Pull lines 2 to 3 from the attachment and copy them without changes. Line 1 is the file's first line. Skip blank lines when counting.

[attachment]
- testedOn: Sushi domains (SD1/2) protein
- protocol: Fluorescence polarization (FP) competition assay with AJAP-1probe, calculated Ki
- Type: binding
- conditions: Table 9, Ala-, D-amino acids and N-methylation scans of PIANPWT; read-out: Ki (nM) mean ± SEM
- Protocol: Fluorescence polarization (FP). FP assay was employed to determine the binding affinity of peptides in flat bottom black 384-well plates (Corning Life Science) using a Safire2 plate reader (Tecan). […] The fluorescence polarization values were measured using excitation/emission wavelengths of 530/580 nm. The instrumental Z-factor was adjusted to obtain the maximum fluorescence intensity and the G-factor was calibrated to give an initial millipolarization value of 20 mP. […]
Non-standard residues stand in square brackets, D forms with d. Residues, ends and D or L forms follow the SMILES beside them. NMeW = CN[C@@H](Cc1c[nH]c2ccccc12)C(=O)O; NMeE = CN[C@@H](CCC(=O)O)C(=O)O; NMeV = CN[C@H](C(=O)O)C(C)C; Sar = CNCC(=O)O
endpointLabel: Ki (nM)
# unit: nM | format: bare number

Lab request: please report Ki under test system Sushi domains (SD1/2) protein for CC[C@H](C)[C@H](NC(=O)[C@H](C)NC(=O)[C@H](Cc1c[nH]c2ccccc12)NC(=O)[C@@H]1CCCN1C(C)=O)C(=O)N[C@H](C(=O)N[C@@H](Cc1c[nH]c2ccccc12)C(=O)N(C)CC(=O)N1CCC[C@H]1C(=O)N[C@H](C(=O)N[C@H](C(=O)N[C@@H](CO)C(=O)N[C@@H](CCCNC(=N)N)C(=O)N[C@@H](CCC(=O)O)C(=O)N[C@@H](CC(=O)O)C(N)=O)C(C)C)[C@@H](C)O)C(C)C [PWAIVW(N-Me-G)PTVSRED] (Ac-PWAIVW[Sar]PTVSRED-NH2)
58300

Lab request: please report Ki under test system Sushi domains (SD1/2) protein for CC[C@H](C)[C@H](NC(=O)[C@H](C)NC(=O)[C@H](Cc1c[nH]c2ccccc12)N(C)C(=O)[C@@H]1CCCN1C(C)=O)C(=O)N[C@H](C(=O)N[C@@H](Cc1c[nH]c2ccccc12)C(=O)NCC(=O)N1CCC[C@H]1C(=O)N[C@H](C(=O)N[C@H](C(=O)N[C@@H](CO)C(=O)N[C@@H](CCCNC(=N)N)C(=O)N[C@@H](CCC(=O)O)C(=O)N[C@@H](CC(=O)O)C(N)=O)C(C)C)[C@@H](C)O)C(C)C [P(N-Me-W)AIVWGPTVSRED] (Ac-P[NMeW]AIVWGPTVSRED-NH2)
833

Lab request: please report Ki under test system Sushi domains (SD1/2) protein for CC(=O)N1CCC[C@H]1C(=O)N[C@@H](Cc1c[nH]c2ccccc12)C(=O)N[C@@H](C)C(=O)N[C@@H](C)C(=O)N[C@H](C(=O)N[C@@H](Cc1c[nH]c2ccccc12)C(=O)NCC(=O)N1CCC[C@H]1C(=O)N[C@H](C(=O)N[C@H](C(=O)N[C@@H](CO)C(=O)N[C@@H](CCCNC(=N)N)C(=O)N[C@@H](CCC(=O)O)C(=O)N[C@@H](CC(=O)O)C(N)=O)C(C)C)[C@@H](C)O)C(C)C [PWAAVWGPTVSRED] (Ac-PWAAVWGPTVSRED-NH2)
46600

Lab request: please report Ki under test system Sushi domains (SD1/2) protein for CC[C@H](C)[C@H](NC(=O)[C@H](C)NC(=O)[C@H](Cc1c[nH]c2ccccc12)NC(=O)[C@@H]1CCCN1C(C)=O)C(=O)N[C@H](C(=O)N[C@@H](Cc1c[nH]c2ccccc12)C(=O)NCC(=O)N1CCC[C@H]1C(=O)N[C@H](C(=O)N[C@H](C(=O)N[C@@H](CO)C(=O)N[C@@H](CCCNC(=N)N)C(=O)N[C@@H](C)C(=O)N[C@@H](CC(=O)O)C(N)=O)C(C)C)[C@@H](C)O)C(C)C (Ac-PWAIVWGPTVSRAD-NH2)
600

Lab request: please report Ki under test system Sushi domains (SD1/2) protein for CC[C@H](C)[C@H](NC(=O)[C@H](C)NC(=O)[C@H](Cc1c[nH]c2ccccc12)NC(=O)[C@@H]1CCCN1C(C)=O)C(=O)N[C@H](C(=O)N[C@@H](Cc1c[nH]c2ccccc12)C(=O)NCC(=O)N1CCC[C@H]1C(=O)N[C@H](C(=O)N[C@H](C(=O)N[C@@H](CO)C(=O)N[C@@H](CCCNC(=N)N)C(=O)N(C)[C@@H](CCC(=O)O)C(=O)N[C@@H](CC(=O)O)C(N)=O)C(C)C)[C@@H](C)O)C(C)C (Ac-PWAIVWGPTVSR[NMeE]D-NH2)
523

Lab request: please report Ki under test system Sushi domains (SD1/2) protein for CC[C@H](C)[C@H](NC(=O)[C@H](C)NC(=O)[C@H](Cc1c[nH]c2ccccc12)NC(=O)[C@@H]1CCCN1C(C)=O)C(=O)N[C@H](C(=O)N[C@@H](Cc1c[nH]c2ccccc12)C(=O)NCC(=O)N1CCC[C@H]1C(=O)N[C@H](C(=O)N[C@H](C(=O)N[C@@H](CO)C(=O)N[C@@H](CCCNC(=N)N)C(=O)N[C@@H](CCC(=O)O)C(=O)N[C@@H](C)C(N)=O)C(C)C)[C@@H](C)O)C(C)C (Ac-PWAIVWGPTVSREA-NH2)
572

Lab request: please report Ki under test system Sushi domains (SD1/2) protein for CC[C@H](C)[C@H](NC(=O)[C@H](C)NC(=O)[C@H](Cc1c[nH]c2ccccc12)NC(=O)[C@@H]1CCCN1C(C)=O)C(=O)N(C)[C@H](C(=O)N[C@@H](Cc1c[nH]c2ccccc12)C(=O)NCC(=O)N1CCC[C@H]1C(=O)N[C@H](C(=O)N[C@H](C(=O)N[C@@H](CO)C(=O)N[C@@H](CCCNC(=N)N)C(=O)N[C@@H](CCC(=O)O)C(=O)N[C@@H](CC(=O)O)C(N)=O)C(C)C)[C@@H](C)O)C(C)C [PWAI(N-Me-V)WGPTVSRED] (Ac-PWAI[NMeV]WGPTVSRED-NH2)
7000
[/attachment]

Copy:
- protocol: Fluorescence polarization (FP) competition assay with AJAP-1probe, calculated Ki
- Type: binding